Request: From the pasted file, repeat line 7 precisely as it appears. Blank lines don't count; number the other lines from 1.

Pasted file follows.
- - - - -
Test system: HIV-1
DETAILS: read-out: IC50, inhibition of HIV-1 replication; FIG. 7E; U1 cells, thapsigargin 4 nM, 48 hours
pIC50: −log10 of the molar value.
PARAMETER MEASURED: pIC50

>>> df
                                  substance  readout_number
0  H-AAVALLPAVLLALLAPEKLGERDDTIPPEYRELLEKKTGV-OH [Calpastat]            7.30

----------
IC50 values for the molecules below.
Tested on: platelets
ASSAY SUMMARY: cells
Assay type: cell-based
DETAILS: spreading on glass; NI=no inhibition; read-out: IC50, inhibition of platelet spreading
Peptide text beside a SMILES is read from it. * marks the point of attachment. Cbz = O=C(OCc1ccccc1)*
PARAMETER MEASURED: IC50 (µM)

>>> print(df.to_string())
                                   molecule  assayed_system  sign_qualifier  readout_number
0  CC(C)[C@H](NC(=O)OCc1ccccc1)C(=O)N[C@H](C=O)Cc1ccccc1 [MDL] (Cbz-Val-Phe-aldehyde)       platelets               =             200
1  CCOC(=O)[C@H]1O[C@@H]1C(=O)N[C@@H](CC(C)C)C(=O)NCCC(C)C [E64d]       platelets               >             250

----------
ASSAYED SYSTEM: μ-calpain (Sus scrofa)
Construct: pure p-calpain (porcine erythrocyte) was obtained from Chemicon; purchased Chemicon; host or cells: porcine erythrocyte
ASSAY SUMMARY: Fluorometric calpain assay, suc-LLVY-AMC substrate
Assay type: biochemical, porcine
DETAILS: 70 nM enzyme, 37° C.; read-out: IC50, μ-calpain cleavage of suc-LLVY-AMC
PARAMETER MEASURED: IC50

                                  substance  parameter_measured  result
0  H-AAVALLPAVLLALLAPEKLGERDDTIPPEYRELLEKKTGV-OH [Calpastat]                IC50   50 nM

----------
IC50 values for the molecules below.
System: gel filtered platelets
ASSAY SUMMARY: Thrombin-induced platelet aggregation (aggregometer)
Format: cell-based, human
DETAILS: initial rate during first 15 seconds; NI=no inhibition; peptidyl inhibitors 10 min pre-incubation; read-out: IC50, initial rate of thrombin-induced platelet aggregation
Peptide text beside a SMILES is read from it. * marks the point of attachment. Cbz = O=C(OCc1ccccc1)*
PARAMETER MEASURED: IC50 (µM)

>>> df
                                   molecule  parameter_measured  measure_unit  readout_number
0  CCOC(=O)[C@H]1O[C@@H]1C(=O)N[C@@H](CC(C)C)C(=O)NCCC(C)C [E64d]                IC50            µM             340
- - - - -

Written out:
0  H-AAVALLPAVLLALLAPEKLGERDDTIPPEYRELLEKKTGV-OH [Calpastat]            7.30